Massive Liberal backlash causes by-election loss
A MASSIVE backlash against the NSW Government is expected to see it lose the seat of Wagga Wagga in Saturday's by-election, with a 29 per cent swing against the Liberal Party.
Independent Joe McGirr is predicted to take the Wagga Wagga seat held by the Liberals since 1957.
The crushing defeat delivered by voters comes after the by-election was triggered by sitting Liberal MP Daryl Maguire's resignation after a corruption scandal.
Swings against the government were up to 36 per cent in some booths, with early counting giving the Liberal candidate Julia Ham even standing with the Labor Party on about 25 per cent of the vote.
In the 2015 NSW state election, Wagga Wagga scored the Liberal Party 53.8pc of the primary vote.
NSW Premier Gladys Berejiklian on Saturday night blamed the recent Liberal leadership upset in Canberra for voters abandoning the party in Wagga Wagga.
The former sitting Wagga Wagga member, Daryl Maguire was forced to resign his seat after he was secretly recorded trying to strike a deal with former Canterbury City councillor Michael Hawatt.
The independent frontrunner for Wagga Wagga in the NSW Riverina is local doctor, academic and independent candidate.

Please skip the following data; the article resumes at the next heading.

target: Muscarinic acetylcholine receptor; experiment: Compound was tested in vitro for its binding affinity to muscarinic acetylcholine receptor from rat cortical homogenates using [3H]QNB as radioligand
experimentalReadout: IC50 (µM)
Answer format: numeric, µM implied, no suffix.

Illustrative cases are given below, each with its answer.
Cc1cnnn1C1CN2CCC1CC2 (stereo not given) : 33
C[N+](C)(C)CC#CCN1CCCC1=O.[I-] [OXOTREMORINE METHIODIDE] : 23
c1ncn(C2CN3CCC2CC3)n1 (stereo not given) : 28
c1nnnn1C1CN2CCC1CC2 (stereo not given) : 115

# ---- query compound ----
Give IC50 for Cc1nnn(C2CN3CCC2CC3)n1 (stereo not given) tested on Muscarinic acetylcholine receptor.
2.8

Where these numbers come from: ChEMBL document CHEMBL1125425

Dr Joe McGirr was feeling "quietly optimistic" when he addressed his supporters from his backyard on Saturday night, although he wasn't expecting a result until Sunday.
"A lot of people are really excited … there's a sense to make a change," he told AAP in Wagga.
The doctor will not join the coalition once in government.
Although Dr McGirr is favoured, Country Labor's Dan Hayes is still in with a chance.
"People have been lining up early and for me that's an indication they're ready to vote, they're ready to make a change - where that change will go is still tough," Mr Hayes told reporters yesterday.
Mr Hayes said regardless of the outcome, the community has "made Wagga marginal again". He also suggested local and national scandals that plagued the Liberal party of late have angered the community.
In a scathing statement, Gladys Berejiklian said in the wake of the likely Wagga Wagga defeat that, "the infighting in Canberra was a huge concern and, when combined with the actions of a former member, it created an atmosphere where people's cynicism with politics was off the charts.".
However Federal Senator Jim Molan dismissed these concerns saying getting rid of Malcolm Turnbull was necessary.
But he did admit voters hadn't appreciated the drama that was the leadership spill.
"People were very disappointed that we were spending time taking about ourselves and to ourselves but it's something that every now and again that you've got to go through," Senator Molan said.
"We don't go through leadership spill for fun, I can tell you that. "
Deputy Prime Minister Michael McCormack wouldn't speculate whether the federal coalition was to blame for the loss in Wagga, saying the government wasn't intending to losing the seat.
The Liberal Party won the Wagga Wagga seat by a margin of 12.9 per cent in 2015.
Acknowledging what appears to be an inevitable loss, Liberal candidate said she would consider running in March.
"It may be over but it's something that I would certainly stand for again," Ms Ham said.